Even weeks after Hurricane Harvey have passed through the Houston area, residents and responders are still working on evaluating damage and performing initial cleanup and recovery. This storm has cost billions in damage due to high winds and extreme flooding that occurred throughout the area. For those in the IT industry, one of the biggest areas of concern was the data centers located in and around the Houston area. Specifically, IBM’s Cloud Data Center known as SoftLayer HS002.
Attention was first brought to this data center when pictures and videos were tweeted out showing water flooding into the basement of an IBM facility in Houston. Many believed that these videos were of the data center itself, but it was later clarified that it was IBM’s HOU04 site, which is an office and IT location where system administrators are able to monitor the actual data center remotely. The video of the flooding in this location’s basement can be seen here:
None the less, the data center in the area was also hit by the storm, though there was no reports of flooding. Throughout the storm, which caused widespread power outages and other issues, IBM reports that their systems remained up and fully operational at all times. This is quite remarkable and really illustrates just how much effort is put into disaster planning when companies are building data centers.
IBM hasn’t, and almost certainly won’t, release what all happened as a result of the storm, but whatever occurred, they were able to remain up and stable for their customers around the world. Based on experience with data center disaster planning, the following are just a few of the key things that undoubtedly helped ensure the storm did not cause outages for IBM:
- Redundant Power – Major data centers can run for extended periods of time using powerful diesel generators. They typically have enough fuel for multiple days on site, and have plans to supply additional fuel very quickly should it become necessary.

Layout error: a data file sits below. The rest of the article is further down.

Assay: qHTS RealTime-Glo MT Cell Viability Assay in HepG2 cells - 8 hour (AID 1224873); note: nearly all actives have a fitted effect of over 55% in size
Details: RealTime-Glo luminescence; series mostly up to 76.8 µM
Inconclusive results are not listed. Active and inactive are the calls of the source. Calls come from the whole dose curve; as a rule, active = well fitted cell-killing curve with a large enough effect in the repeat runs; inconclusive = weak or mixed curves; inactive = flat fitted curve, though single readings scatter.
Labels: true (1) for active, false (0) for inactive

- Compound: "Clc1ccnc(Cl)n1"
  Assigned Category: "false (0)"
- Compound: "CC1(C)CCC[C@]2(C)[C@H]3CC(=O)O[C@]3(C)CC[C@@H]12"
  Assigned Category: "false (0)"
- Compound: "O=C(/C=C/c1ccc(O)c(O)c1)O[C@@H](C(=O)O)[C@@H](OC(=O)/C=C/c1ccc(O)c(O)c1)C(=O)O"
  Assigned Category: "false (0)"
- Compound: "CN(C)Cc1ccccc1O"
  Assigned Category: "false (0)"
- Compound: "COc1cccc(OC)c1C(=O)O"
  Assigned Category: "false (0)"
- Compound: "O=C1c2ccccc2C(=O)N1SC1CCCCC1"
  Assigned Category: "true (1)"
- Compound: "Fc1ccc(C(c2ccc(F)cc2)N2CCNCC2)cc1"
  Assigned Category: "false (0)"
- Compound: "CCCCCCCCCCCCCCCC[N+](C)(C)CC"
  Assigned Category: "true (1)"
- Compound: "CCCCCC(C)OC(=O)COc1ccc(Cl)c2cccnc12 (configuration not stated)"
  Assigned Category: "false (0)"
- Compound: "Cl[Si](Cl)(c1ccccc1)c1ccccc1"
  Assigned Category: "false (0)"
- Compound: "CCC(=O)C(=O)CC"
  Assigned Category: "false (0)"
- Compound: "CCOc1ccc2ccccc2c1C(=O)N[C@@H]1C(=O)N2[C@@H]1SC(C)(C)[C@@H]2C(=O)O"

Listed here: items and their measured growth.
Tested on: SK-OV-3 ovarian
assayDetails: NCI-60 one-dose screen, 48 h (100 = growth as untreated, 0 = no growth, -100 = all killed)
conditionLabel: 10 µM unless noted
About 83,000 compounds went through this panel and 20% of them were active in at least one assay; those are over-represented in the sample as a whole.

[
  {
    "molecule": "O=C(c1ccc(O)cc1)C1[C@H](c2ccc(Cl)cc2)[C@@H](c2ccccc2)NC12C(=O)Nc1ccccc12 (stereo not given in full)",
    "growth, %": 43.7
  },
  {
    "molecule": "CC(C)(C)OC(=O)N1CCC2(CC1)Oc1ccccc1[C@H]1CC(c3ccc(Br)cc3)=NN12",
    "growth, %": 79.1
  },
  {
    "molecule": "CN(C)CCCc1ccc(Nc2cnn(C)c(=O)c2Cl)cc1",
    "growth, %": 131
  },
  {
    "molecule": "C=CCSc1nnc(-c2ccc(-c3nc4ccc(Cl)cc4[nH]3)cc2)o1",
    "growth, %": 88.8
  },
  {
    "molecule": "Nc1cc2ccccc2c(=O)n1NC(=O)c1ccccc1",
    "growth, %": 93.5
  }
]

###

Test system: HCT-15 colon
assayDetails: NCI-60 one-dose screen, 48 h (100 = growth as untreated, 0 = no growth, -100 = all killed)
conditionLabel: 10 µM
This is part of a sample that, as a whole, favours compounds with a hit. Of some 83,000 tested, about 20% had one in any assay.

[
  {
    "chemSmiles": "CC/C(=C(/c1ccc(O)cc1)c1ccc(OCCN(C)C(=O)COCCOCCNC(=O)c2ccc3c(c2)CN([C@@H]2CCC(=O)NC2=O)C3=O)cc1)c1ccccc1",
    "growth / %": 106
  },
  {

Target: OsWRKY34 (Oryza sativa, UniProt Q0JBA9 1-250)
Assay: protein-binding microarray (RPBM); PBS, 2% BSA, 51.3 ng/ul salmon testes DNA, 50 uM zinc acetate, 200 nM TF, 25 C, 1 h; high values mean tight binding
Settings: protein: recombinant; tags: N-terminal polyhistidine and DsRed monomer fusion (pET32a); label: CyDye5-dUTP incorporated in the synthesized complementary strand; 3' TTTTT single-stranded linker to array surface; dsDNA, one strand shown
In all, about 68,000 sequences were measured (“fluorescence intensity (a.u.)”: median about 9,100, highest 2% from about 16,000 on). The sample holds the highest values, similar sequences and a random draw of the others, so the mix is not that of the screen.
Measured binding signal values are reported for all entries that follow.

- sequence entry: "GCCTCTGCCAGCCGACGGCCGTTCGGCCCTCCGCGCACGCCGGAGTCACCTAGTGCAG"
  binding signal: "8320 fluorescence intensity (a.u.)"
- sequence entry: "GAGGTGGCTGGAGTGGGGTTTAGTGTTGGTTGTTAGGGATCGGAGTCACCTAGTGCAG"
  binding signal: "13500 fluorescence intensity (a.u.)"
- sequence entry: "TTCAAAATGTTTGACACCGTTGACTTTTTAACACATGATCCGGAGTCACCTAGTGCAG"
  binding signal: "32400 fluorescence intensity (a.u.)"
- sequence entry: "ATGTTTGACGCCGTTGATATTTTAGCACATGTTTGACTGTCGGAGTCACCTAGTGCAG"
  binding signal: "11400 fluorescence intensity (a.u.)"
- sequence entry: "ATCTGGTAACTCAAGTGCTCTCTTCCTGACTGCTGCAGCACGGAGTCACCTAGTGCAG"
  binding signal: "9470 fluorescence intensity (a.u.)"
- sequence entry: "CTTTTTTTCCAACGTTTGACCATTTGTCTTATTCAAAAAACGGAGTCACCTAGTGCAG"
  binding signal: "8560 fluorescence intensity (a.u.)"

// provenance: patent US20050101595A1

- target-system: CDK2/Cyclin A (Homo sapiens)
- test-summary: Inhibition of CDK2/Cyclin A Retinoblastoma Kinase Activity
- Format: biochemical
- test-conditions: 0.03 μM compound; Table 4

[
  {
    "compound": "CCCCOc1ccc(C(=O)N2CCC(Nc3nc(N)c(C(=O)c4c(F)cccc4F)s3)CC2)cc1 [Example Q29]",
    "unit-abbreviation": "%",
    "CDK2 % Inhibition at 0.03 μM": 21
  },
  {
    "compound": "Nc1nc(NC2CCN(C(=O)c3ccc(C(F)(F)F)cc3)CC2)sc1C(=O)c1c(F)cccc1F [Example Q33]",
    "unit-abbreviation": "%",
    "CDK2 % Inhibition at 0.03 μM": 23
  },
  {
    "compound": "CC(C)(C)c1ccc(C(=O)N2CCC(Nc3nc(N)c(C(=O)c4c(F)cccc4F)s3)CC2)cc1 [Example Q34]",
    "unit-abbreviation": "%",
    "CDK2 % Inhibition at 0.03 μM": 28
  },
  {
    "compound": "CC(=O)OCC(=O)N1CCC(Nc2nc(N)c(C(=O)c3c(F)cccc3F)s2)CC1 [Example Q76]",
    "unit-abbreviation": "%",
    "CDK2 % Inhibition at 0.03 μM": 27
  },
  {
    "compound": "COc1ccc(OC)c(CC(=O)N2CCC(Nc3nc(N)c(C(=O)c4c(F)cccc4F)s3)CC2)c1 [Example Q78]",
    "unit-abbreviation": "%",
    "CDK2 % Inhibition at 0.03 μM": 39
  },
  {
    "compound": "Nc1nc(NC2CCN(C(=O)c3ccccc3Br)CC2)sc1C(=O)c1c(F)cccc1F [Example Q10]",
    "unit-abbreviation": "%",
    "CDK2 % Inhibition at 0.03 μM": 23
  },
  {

- Multiple Connections – Keeping a data center online is essential for operations, which is why data centers like this one will have circuits coming in and out from virtually every major ISP and telco. These circuits are planned out to ensure multiple routes that can be used to avoid network outages.
- Offsite Backup – The data from one data center will be backed up automatically to one or more additional centers. Should it become necessary, IBM can likely ‘fail over’ all processing to another location that has the capacity to handle it. This can be done seamlessly without customers ever experiencing downtime.
- Physical Construction – Data centers are designed from the ground up to be able to withstand virtually any potential catastrophe. The Houston data center undoubtedly has advanced flood protections in place to help keep the water out during severe storms such as Harvey.
While there is a long way to go before things are back to business as usual in Houston, it is clear that IBM’s data center is ready for whatever comes its way. The ability to withstand such a powerful storm without any downtime is made possible because of years of planning, which began long before construction ever began. Most people never give this hard work a second thought, but when a disaster strikes, it becomes clear that the thousands of hours of time and millions in money are well worth it.